John McGhee QC
John maintains a wide and varied practice in the fields of modern commercial Chancery Work. He has particular expertise in property related work but his practice equally encompasses company, insolvency and partnership disputes, problems involving trusts and civil fraud, and banking and professional negligence claims. He also advises in non-litigious matters such as the trusts and property aspects of proposed investment and tax schemes.
John is well known as much for his acute intellectual analysis of problems and mastery of the detailed facts of a case as for his robust, practical and commercially realistic advice. His court room presence marries an easy rapport with the court or tribunal, robust and incisive cross-examination and a lightning fast response to new points as they arise in the case.
John believes that his profession is first and foremost a service industry and he aims to be as accessible as possible and to provide speedy, pertinent and readily intelligible advice tailored to the needs of both his lay and professional clients.
Commercial and Commercial Chancery Litigation
John has been involved in some of the largest pieces of litigation in the country including the Grupo Torras litigation (a civil fraud claim arising out of the activities of the Kuwait Investment Office after the first Gulf War); and the Buncefield litigation (where he represented both the owner of one of the largest commercial buildings in the vicinity of the oil depot explosion and the residential occupiers of neighbouring properties). He has been involved in a number of cases overseas including Esquire v. Hong Kong and Shanghai Banking Corporation in the Court of Appeal in Hong Kong (in which he led a team of three silks and two juniors in a high profile claim alleging undue influence, economic duress and breach of fiduciary duty against the bank) and more recently at home in Menolly v. Cerep Sarl which concerned a £150m development contract.
Company and Insolvency Disputes
John’s deep understanding of the underlying principles of company and insolvency law has led to him being involved in a number of important recent cases including:
- Progress Property Co Ltd v Moorgarth Group Ltd in which he successfully resisted a claim made at first instance, in the Court of Appeal and in the Supreme Court that a transaction between a company and its shareholders at a negligent undervalue was ultra vires;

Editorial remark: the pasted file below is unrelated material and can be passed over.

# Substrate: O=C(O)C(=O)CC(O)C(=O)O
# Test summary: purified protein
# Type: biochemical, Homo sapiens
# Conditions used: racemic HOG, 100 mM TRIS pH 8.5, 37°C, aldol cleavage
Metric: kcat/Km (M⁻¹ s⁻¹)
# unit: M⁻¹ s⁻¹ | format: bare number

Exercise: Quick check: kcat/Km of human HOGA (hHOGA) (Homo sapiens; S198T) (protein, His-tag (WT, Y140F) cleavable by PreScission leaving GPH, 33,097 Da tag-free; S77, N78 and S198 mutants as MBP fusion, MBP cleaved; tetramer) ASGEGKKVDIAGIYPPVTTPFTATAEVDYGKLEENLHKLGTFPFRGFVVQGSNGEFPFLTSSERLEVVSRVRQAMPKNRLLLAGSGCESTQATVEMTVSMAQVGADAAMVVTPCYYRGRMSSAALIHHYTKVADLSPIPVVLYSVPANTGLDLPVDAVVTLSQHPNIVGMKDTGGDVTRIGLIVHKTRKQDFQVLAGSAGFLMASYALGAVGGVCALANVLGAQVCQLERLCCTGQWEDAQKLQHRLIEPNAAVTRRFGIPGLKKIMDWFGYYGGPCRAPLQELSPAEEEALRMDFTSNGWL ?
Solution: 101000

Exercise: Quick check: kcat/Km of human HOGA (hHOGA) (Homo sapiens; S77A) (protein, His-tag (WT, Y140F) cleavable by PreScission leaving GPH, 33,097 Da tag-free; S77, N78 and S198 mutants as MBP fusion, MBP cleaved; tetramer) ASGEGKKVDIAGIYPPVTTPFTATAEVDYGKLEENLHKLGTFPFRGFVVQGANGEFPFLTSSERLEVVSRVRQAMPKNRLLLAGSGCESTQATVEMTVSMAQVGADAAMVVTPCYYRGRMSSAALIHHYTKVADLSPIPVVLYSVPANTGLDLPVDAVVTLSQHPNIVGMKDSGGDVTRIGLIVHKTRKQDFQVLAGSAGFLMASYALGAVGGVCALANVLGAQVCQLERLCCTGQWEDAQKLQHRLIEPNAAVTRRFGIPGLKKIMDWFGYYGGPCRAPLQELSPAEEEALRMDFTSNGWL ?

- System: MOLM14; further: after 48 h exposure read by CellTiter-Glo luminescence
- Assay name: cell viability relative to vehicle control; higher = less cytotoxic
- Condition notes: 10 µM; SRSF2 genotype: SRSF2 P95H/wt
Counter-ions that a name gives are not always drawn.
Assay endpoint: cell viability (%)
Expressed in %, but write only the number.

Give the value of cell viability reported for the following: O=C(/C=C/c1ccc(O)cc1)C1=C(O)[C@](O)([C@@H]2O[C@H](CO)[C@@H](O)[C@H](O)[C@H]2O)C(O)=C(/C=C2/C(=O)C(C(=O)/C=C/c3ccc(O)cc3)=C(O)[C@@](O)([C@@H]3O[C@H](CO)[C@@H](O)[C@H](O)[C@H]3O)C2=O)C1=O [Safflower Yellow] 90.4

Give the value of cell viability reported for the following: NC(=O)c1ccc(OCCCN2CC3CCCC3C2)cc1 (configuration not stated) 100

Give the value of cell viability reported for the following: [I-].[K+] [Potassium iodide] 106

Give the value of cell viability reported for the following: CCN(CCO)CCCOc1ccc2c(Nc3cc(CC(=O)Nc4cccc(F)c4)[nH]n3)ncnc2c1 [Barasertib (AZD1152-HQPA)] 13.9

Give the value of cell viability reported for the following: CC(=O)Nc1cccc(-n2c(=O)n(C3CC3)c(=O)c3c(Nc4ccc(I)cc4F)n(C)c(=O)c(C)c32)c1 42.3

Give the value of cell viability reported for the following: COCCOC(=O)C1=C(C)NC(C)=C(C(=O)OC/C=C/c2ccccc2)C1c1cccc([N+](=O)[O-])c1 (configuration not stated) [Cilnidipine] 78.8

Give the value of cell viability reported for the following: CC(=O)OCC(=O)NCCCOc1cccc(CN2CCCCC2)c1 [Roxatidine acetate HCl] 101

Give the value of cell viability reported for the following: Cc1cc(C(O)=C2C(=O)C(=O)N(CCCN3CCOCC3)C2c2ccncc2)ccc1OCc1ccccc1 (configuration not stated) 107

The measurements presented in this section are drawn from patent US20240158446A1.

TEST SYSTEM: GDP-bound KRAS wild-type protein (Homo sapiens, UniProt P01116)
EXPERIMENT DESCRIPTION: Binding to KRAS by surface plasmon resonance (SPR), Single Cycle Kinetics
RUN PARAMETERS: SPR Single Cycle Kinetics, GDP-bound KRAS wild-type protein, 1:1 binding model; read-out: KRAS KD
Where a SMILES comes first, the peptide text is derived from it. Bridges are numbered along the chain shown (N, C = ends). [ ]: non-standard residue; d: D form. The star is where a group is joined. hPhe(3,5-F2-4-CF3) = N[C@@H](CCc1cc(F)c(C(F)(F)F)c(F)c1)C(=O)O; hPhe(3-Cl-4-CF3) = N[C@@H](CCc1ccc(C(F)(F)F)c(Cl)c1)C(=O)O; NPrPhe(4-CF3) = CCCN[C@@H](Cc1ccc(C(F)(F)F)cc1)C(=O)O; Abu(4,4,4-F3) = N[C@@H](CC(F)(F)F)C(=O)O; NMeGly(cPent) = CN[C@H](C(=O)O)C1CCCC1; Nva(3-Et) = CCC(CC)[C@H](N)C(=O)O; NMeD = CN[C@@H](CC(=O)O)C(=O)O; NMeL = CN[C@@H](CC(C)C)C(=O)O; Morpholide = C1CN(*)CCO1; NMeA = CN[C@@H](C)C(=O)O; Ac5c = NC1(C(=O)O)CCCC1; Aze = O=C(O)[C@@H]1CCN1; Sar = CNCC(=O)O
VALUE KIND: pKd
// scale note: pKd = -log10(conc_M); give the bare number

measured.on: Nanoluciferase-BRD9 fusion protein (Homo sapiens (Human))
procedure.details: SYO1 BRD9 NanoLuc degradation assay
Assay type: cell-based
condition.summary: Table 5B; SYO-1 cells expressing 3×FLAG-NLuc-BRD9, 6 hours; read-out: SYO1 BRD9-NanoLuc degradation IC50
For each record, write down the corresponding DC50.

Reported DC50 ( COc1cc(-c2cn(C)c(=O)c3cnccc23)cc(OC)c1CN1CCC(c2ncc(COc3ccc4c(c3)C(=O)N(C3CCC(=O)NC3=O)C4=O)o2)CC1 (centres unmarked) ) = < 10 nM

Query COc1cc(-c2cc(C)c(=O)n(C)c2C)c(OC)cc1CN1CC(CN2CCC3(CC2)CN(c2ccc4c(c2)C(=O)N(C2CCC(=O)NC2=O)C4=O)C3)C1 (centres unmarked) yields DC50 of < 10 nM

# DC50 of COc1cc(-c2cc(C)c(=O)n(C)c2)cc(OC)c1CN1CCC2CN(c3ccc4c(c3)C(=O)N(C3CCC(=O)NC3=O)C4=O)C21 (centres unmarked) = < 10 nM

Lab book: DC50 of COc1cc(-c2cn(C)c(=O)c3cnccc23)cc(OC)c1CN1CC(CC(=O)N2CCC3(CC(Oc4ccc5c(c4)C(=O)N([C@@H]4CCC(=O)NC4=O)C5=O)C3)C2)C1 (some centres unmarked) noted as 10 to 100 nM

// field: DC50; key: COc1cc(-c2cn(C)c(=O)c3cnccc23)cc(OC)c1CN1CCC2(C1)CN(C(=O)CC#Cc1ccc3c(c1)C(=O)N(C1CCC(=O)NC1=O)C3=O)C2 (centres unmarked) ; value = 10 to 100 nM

- Sunberry Properties v Innovate Logistics concerning the grounds upon which leave should be granted to commence proceedings against a company in administration; and
- Amble Assets v Longbenton Foods which concerned a proprietary claim for the return of an unreasonably high deposit paid to a company in administration, the scope of the rule in ex parte James and the effect of Schedule B1 paragraph 99 of the Insolvency Act 1986.
John is frequently asked to advise and represent parties to disputes about major commercial developments but his practice extends to all areas of real property law. Recent cases have included:
- Scottish Widows Fund & Life Assurance Society v BGC International concerning the construction and claim for rectification of a rent review provision in a lease;
- Re Thames Valley Holdings Ltd in which a preliminary issue was determined in an important case in which the National Trust seeks to prevent modification of a restrictive covenant
- Mourant Property Trust Ltd v Fusion Electronics Ltd which concerned whether a break clause in a lease had been validly exercised and
- Carpenter v Calico Quays in which the court determined the extent of a right of way
John is frequently involved in advising on professional negligence claims against valuers, solicitors, barristers and other professionals arising out of his main areas of practice. He accepts instructions both for claimants and defendants in such claims.
Books, articles, lectures and seminars
John has always had a keen interest in the underlying framework of principles which underpin court decisions. This interest has been developed through his editorship since 1999 of Snell’s Equity and through the many articles he has written including The Nature of the Enrichment Inquiry in Degeling & Edelman eds., Unjust Enrichment in Commercial Law and his review of Boundaries of Personal Property: Shares and Sub-Shares by Pretto-Sakmann in (2006) Vol 122 Law Quarterly Review 533. He is also in demand for seminars in particular on the application of equitable principles in modern commercial contexts.
Scholar at University College Oxford
BA (Oxon) First Class Honours
Hardwicke, Wolfson and Denning Scholar at Lincolns Inn
Snell's Equity (32nd Edition), General Editor
Chancery Bar Association
Commercial Bar Association
Property Bar Association